Wednesday, February 17, 2010

Classic Era Forensics And The Lindbergh Kidnapping

While doing some research on the Lindbergh kidnapping I came across two interesting investigative techniques, at least from the standpoint of propmaking.

The first involves how physical evidence at a crime scene was collected and stored. The science of forensic investigation was just developing in the 20's and 30's and it was common for items to be "bagged and tagged" in regular brown paper bags and cardboard boxes. While my familiarity with period police work is admittedly limited, the Lindbergh case is the first one I've come across where evidence, in this case human remains and items from the immediate scene, was stored in glass bottles:





The second involves the use of silver nitrate to highlight fingerprints that were unrecoverable using traditional powder techniques. It sounds like something from "CSI", and a refined version of the technique is indeed used today, but it dates back to the start of the 20th century:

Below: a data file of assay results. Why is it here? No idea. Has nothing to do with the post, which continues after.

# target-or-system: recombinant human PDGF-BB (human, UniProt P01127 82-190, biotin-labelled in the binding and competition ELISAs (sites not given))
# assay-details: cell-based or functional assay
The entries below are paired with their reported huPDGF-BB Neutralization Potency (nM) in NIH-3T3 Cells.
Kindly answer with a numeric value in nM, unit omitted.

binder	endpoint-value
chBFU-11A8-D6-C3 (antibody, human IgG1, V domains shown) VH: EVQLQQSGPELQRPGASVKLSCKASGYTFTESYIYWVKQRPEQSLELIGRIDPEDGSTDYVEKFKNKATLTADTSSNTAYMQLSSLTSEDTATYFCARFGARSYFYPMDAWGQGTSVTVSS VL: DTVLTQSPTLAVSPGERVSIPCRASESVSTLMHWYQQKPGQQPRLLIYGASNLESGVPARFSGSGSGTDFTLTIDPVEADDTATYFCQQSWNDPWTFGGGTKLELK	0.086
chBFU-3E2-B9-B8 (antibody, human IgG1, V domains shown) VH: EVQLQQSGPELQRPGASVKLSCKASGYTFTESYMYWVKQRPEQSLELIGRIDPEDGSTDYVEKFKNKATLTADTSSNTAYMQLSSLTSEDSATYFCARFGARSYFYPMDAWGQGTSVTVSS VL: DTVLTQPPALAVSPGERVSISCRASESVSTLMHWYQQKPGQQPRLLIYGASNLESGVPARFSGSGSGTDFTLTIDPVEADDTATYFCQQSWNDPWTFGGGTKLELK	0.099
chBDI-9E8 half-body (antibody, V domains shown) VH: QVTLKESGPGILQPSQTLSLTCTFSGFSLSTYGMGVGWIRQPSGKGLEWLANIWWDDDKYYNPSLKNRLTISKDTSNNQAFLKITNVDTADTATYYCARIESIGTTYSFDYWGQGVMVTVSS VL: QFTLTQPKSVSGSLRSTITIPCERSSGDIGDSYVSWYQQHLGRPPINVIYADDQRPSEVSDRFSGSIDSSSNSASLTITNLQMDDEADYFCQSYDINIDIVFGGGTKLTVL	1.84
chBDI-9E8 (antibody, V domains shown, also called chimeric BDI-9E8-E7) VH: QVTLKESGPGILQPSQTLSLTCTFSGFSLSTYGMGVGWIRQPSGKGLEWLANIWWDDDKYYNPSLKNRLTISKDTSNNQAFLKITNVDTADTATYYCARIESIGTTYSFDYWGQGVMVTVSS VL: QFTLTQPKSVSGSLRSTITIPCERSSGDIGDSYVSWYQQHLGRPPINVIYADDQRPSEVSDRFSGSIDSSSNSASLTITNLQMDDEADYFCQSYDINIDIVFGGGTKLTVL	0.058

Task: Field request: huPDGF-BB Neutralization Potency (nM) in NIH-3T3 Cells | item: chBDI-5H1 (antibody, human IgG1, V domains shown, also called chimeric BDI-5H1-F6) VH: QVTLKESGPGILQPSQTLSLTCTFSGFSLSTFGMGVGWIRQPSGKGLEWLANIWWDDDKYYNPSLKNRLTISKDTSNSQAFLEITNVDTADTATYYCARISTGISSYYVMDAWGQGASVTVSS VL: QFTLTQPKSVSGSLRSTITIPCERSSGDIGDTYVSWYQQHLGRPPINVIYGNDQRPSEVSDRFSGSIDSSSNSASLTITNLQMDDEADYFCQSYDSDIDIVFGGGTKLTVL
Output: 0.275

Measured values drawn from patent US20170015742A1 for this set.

Early documentation reveals that the silver nitrate process was developed in the 1910's. In 1918, the IAI Conference gave a presentation on this process. Different people were experimenting with it but it's development is historically credited to Dr. Erastus Mead Hudson. The silver nitrate process became well known after Dr. Hudson recovered latent prints on a ladder used in the Lindbergh kidnapping case (1932). In later years, Dr. Hudson did additional research with the New York Police Department exploring other possible uses for the silver nitrate process, such as recovering latent prints from cloth and gloves.
Finger Print and Identification Magazine, Vol. 17, No. 3, September 1935. The Federal Bureau of Investigation has also taken credit for the development of silver nitrate. They claim that it was first used in 1933 in the William Hamm kidnapping case (the president of the Hamm Brewing Company).

2 comments:

Don said...

Great article.

Anonymous said...

As a point of knowledge, paper bags and boxes are used today and in yesteryear to prevent deterioration. Paper products allow moisture to dry instead of contributing to rot. If a liquid is being preserved a glass container or a metal container like a paint can is used. Tissue samples usually become the realm of medical personnel and are preserved in various preserving liquids. Exceptions are sometimes made on a case by case basis.

Retired Fed